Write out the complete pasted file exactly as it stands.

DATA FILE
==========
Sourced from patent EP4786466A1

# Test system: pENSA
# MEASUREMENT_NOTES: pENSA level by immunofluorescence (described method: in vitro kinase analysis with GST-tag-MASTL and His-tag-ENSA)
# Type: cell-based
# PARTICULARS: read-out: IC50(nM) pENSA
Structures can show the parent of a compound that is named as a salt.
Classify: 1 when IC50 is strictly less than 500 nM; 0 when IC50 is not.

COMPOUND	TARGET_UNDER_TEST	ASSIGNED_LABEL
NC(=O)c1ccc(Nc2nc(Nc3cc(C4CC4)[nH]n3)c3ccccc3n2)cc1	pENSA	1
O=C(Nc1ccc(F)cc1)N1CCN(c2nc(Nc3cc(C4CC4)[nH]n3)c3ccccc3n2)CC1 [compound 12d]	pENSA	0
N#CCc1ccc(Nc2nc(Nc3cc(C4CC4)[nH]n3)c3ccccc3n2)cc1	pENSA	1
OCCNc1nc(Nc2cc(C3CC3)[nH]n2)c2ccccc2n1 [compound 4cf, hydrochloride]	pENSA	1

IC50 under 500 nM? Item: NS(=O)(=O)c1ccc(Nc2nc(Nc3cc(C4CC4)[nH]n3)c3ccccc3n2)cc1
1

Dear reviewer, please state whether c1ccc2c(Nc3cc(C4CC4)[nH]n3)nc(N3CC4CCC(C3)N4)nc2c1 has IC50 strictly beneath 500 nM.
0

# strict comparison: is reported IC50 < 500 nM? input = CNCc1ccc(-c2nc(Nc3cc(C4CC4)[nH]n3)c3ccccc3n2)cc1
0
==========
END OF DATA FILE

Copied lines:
Sourced from patent EP4786466A1

# Test system: pENSA
# MEASUREMENT_NOTES: pENSA level by immunofluorescence (described method: in vitro kinase analysis with GST-tag-MASTL and His-tag-ENSA)
# Type: cell-based
# PARTICULARS: read-out: IC50(nM) pENSA
Structures can show the parent of a compound that is named as a salt.
Classify: 1 when IC50 is strictly less than 500 nM; 0 when IC50 is not.

COMPOUND	TARGET_UNDER_TEST	ASSIGNED_LABEL
NC(=O)c1ccc(Nc2nc(Nc3cc(C4CC4)[nH]n3)c3ccccc3n2)cc1	pENSA	1
O=C(Nc1ccc(F)cc1)N1CCN(c2nc(Nc3cc(C4CC4)[nH]n3)c3ccccc3n2)CC1 [compound 12d]	pENSA	0
N#CCc1ccc(Nc2nc(Nc3cc(C4CC4)[nH]n3)c3ccccc3n2)cc1	pENSA	1
OCCNc1nc(Nc2cc(C3CC3)[nH]n2)c2ccccc2n1 [compound 4cf, hydrochloride]	pENSA	1

IC50 under 500 nM? Item: NS(=O)(=O)c1ccc(Nc2nc(Nc3cc(C4CC4)[nH]n3)c3ccccc3n2)cc1
1

Dear reviewer, please state whether c1ccc2c(Nc3cc(C4CC4)[nH]n3)nc(N3CC4CCC(C3)N4)nc2c1 has IC50 strictly beneath 500 nM.
0

# strict comparison: is reported IC50 < 500 nM? input = CNCc1ccc(-c2nc(Nc3cc(C4CC4)[nH]n3)c3ccccc3n2)cc1
0